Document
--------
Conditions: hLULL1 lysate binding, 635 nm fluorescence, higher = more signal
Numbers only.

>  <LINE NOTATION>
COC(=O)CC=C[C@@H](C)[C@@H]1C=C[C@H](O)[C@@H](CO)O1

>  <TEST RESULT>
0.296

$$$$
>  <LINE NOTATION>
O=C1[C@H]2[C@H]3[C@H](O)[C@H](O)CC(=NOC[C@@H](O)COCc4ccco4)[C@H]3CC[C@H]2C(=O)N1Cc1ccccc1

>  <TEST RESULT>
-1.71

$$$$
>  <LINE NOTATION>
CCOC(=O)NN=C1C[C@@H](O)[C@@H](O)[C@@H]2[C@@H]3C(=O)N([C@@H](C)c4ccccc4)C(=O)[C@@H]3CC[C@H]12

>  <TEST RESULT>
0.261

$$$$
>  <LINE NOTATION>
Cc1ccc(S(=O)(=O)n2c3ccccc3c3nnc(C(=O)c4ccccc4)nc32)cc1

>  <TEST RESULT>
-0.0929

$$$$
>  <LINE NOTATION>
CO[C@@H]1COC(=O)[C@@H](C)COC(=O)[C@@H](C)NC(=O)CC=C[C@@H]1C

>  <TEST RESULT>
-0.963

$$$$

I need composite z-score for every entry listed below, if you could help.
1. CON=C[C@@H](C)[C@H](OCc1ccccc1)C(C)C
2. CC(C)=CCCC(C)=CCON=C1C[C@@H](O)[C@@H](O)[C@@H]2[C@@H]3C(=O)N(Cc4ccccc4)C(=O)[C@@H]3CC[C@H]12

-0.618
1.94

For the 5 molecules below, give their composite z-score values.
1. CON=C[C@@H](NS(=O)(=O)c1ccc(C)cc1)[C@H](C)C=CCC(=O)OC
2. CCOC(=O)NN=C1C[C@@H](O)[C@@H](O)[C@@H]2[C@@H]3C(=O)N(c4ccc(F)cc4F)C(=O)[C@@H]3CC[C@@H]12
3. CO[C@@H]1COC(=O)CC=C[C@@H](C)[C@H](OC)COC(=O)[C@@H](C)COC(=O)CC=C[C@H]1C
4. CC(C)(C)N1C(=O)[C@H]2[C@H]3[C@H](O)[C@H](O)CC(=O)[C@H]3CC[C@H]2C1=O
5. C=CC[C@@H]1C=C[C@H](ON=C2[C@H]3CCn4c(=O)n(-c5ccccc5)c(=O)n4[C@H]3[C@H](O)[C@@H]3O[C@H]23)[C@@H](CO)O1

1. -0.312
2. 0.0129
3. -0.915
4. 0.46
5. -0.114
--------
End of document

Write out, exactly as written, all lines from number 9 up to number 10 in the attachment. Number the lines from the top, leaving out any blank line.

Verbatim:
O=C1[C@H]2[C@H]3[C@H](O)[C@H](O)CC(=NOC[C@@H](O)COCc4ccco4)[C@H]3CC[C@H]2C(=O)N1Cc1ccccc1

>  <TEST RESULT>